I have to say I agree. I think that in resisting culture we often let the pendulum swing too far the other way. To go a little deeper here, Dr. Trueman's post was in response to this post by Phil Ryken. In Dr. Ryken's post he relates a story told by D. A. Carson at the Philadelphia Conference on Reformed Theology (PCRT) in Philadelphia. Dr. Carson also told the story at the PCRT in Grand Rapids:
Don Carson shared a telling anecdote from a colleague involved with the Princeton Evangelical Fellowship. Women on campus face three crushing cultural pressures: first, to get all "A's" -- a parental and in some cases personal expectation; second, to be themselves and have a good time all the time; third, to look totally hot.The answer is that is not the culture we live in, but is the culture we need to transform (in many cases starting with ourselves) with the power of the gospel. In that vein, and in response to these two posts, Rick Phillips added his own thoughts. Really, you (especially since most - who I am kidding - all four of you are male) need to read this if you have not already. Let me try to whet your appetite.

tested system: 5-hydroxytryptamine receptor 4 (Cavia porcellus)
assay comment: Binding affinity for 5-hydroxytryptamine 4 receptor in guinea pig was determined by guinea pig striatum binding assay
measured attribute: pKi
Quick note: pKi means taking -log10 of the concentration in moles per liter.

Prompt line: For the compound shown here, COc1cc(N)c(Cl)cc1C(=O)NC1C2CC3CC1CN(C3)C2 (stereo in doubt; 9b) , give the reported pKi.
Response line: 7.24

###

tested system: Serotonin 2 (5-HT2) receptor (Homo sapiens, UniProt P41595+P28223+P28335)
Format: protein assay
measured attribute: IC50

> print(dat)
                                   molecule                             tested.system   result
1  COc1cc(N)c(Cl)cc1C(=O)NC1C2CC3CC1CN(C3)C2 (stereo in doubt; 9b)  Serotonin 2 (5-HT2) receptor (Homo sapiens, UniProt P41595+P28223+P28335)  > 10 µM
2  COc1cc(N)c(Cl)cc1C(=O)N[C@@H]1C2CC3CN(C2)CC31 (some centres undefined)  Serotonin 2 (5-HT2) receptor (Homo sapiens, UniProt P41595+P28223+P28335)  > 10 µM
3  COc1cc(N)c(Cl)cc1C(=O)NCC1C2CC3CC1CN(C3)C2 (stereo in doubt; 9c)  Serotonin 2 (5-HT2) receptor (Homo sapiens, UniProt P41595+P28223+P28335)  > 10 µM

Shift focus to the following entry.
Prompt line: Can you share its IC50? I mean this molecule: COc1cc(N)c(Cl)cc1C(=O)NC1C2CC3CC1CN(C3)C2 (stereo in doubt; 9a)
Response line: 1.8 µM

Dr. Carson observed that it is little wonder that as many as 80% of college women will be clinically depressed at some point during their college years. Whatever happened, one wonders, to doing your best for the glory of God, to being who you are in Christ, and to cultivating the inner beauty of a quiet spirit, which is pleasing to God?
So while so much effort goes to repudiating evangelical feminism -- and to a certain extent this is unavoidable given the force of today's polemic -- it is more important and more ultimately fruitful for us to repudiate bogus evangelical masculinity.That's the end of his introduction. Go read the whole thing. Seriously. I'm convicted and I'm not even married. Then after you're done reading that, go read this.